Flashbacks - Poem by Gert Strydom
Her older brother brings
violets from the marsh to her
when she is seven years old
with her hair shining like gold
and she pours him some tea
that he gets on the small doll table
that he had made for her
from wood cuttings
and he reads October month’s poem
on her birthday,
that makes her smile
like a small angel.
When her mother hits her
with a black shoe
she is on her brother Pieter’s back
who caries her out of the danger
while blows rain down on them
and she kicks and shouts
while he flees with her
and he is only groaning softly.
The first day on their way to school
they ride two-two on Rondeberg
and Rodjer and she’s a bit scared
but her big brother Frans
will with his gentleness
conjure everything right
if somebody dares to do something
and she is unhindered.
Her older sister Lenie
in the afternoons tells
about the things that she reads
in bits and pieces
like a beautiful sequel
but she has to try her best
not to forget about the porridge
that is burning and are without salt.
In the old house
she runs around her father
where he stands talking
and farts loudly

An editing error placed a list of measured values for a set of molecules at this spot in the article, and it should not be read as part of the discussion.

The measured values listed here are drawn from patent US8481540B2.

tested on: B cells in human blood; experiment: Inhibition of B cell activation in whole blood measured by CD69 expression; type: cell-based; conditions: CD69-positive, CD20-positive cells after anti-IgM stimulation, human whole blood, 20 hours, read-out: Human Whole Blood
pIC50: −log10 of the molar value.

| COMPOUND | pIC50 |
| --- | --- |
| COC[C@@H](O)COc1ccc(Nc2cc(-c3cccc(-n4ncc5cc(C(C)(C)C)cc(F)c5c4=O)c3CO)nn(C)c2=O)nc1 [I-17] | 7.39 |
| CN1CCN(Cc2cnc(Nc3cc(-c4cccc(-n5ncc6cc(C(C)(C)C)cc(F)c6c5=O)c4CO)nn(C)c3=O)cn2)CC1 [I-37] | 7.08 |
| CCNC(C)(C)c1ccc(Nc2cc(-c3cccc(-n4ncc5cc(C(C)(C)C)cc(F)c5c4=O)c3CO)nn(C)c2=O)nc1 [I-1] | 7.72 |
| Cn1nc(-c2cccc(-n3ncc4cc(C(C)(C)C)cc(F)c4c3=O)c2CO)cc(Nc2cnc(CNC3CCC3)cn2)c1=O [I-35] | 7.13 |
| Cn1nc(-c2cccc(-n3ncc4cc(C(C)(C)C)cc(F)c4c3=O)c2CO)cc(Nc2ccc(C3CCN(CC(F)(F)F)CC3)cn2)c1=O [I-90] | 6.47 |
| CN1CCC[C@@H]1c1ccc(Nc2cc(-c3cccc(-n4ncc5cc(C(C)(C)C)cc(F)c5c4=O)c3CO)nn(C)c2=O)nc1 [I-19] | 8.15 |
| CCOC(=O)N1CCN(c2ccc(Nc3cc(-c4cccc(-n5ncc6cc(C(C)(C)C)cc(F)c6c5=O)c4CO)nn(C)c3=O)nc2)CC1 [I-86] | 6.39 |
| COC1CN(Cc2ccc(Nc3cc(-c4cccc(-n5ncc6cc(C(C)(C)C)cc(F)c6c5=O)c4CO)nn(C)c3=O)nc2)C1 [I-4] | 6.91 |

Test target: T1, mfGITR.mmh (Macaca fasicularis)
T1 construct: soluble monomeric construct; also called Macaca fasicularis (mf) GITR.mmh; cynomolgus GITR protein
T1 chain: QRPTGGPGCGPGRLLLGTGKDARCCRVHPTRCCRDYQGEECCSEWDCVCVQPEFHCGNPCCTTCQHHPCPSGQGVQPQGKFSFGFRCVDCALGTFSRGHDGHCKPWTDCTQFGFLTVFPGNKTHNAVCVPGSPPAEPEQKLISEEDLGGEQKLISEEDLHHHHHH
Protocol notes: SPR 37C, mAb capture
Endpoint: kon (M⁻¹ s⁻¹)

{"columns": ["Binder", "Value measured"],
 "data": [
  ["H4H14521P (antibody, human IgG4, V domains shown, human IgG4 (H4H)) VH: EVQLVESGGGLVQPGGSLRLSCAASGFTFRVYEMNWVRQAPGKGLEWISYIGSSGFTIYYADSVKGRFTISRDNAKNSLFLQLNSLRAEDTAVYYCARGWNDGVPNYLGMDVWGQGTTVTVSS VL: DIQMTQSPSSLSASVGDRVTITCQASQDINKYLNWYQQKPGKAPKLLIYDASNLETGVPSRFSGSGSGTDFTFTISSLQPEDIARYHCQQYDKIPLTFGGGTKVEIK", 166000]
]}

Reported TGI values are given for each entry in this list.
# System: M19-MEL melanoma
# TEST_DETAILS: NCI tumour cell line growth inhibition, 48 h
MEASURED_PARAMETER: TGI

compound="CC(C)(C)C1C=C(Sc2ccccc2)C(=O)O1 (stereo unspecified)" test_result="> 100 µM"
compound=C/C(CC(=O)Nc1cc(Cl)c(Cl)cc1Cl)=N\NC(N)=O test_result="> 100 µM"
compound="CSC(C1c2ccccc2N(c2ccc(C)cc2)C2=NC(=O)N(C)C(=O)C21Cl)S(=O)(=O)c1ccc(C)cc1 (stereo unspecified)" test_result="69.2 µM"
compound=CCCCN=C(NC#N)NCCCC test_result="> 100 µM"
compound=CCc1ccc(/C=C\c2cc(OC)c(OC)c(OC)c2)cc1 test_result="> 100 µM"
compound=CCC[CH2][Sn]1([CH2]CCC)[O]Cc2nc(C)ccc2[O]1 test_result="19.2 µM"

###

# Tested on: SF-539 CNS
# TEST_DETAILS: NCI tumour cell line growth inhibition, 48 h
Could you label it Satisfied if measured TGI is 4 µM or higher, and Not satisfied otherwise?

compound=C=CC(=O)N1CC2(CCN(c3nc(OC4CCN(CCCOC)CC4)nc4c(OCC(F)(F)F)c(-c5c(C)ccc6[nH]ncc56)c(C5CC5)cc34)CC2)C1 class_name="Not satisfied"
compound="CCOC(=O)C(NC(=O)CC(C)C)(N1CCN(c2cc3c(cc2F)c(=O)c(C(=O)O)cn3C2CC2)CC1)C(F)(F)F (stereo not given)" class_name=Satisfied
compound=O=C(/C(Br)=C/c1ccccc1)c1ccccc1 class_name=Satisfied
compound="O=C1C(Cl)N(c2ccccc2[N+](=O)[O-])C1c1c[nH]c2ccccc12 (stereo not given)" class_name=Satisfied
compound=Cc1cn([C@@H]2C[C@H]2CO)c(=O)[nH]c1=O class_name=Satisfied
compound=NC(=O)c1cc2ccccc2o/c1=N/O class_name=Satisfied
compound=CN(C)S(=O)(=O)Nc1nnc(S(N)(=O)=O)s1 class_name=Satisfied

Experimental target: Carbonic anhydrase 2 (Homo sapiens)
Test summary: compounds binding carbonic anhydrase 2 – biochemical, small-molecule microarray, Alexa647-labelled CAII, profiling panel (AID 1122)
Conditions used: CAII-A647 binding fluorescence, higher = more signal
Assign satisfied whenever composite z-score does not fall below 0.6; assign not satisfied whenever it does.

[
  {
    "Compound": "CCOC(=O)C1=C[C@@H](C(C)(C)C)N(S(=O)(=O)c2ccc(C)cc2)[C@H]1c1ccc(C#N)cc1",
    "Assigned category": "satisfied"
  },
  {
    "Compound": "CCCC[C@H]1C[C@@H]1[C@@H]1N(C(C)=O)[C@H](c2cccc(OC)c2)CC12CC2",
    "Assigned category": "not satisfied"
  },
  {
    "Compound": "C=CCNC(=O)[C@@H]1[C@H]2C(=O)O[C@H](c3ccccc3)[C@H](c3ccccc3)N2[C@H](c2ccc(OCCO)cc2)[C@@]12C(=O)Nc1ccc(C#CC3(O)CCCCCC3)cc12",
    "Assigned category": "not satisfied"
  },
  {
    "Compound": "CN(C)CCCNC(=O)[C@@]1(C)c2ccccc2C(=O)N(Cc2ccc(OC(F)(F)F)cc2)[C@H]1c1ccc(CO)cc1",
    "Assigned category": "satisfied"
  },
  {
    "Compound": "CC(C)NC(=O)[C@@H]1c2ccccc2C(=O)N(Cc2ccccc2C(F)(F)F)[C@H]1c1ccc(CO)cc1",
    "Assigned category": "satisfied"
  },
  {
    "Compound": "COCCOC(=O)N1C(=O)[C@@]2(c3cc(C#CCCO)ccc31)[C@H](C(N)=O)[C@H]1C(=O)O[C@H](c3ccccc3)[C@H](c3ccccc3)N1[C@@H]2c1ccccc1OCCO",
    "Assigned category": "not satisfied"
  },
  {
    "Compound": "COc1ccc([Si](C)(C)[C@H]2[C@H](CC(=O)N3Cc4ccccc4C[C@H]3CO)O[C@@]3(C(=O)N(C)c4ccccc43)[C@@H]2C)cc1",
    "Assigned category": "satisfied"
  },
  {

one fart after another
and he scolds her
but asks half amused
is she now have become a motorbike?
Her brother Frans
is always the silent one
who knows and counts the sheep
and when her young ox blows up
she wants him to pierce it with a knife,
but he leads the animal to the shadow
and they pray
and before twilight it is already better.
On the day that Frans had to shoot
his own black mare
because of the animal’s suffering
the wind howled monotonous.
His older brother Pieter
only wounded the suffering animal
and he cried
when he lifted the.303 Martini Henri rifle himself,
but his shot was deadly accurate.
She and her brother Koos
sit against the wall
while the sun is setting
with red stripes against the clouds
and her mother and their aunt Krissie
are both at the gate with the horse cart
and the two children argue
and he says that their dad is there.
Maybe he wanted to comfort his small sister
or perhaps he did not believe
that their father had died
at the end of the day.
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